Diversity: A Poem LO11554

Robert Ingram (ingram_b@ix.netcom.com)
Mon, 23 Dec 1996 20:57:03 -0800

Replying to LO11533 --

This time of the year has a double meaning for me. It is, of course, the
holiday season, but it is also the time of the year when I lost my father
a few years ago. In a separate posting, I responded to Ben Compton's
observations about the movie, "Star Trek: First Contact," and pointed out
how the Borg represents assimilation, the antithesis of diversity. My
philosophy about diversity is represented in a poem I wrote about my
father, and if you will indulge me, I would like to share it with you.

Brother Harold
Copyright 1992 by Robert Ingram

"Brother Harold was a deaf man,"
Said the preacher with a tear,
"But today he's up in heaven,
And today he can hear.

"Brother Harold could not speak,
So he talked with his hands,
But today he speaks with God,
And at last, God understands.

"Brother Harold was a sinner,
Like the rest of us," he screamed.
"But no longer is he silent,
For his sins have been redeemed."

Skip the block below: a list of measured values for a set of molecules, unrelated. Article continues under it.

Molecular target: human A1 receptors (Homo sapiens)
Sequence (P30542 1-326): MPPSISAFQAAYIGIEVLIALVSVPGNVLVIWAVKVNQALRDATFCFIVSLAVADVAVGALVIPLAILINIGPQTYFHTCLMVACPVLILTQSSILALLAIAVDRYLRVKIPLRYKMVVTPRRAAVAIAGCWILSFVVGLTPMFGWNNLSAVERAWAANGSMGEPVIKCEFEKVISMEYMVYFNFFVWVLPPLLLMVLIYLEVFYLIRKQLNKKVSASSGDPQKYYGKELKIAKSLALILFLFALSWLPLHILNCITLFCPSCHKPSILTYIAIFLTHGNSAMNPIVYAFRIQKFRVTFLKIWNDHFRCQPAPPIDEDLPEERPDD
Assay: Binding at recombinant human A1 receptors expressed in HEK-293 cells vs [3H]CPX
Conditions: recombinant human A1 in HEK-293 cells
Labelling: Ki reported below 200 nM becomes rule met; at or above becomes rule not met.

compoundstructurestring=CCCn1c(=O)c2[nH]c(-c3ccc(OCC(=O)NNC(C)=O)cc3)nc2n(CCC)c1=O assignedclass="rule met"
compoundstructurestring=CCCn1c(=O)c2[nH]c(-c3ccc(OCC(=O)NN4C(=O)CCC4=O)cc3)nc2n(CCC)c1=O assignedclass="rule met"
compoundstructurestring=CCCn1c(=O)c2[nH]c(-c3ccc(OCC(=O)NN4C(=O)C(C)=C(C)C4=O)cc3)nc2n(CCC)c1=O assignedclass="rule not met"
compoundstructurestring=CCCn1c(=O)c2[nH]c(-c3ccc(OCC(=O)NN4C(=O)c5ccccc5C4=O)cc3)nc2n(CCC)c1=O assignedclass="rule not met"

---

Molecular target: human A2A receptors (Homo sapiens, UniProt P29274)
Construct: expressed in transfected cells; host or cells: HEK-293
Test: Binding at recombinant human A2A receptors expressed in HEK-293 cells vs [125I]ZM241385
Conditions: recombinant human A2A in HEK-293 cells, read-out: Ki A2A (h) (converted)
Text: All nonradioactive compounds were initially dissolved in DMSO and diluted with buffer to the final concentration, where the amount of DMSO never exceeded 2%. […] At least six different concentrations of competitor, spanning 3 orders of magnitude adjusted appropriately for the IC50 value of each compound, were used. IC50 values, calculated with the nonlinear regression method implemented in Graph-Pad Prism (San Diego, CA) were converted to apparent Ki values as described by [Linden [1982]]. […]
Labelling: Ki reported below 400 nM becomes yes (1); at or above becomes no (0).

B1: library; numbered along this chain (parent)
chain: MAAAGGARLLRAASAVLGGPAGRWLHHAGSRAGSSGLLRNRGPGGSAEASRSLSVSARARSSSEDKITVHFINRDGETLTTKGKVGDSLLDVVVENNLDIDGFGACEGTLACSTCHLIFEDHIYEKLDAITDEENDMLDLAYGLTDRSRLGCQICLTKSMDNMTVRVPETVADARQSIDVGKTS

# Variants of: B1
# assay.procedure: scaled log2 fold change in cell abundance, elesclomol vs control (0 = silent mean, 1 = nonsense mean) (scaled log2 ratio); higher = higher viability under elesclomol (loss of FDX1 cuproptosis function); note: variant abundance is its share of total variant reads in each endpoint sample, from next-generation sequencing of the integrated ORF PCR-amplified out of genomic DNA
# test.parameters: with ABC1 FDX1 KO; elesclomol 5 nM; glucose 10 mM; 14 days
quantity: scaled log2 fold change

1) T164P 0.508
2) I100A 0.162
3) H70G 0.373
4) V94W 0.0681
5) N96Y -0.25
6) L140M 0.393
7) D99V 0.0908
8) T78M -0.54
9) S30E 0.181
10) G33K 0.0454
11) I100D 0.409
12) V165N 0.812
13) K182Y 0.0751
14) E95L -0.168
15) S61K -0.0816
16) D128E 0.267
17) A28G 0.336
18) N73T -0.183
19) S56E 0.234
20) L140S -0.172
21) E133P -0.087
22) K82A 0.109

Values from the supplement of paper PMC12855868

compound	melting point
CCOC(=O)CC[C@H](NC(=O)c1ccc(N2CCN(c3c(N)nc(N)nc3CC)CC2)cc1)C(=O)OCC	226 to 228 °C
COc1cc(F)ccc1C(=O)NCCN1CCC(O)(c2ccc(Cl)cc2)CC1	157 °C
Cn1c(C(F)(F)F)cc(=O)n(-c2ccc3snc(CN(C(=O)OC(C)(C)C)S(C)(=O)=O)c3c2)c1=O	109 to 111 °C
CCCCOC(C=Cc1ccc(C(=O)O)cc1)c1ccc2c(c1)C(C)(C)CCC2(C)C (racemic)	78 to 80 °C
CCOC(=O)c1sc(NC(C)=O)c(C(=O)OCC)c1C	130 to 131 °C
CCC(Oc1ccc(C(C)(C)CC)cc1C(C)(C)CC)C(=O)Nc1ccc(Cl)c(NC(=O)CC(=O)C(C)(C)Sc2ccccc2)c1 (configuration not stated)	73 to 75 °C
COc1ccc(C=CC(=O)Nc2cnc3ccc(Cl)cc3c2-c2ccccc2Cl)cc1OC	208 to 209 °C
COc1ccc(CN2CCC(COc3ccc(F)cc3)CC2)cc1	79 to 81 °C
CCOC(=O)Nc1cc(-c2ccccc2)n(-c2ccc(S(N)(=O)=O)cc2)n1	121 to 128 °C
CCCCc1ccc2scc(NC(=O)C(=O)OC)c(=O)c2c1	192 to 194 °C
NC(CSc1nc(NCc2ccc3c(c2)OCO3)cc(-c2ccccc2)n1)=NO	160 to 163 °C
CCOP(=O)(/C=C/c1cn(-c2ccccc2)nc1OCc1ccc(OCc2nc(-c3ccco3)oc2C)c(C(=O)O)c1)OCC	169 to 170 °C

And the people in the chapel
Who prayed for his soul
Rejoiced at the conviction
That Harold was now whole.

But as I sat among the mourners
And recalled the Dad I knew,
I asked myself this question:
"Is this message really true?

"Are deaf folks simply hearing folks
Whose ears do not perform?
Are women just like men
Except for function and for form?

"Are black folks just like white folks
But for the color of their skin?
Are all of us the same
If we but look deep within?

"Or is each of us unique
In what we are and what we give?
Aren't our differences our strengths?"
Let me share what I believe.

I believe if there's a heaven
It's a place not so very far
Where our differences are valued,
And we're accepted as we are.

And I believe if there's a God,
He (or She) understands,
For He listens with his heart,
And He talks with his hands.

Peace to All,
Robert Ingram
Ingram Communications


Robert Ingram <ingram_b@ix.netcom.com>

Learning-org -- An Internet Dialog on Learning Organizations For info: <rkarash@karash.com> -or- <http://world.std.com/~lo/>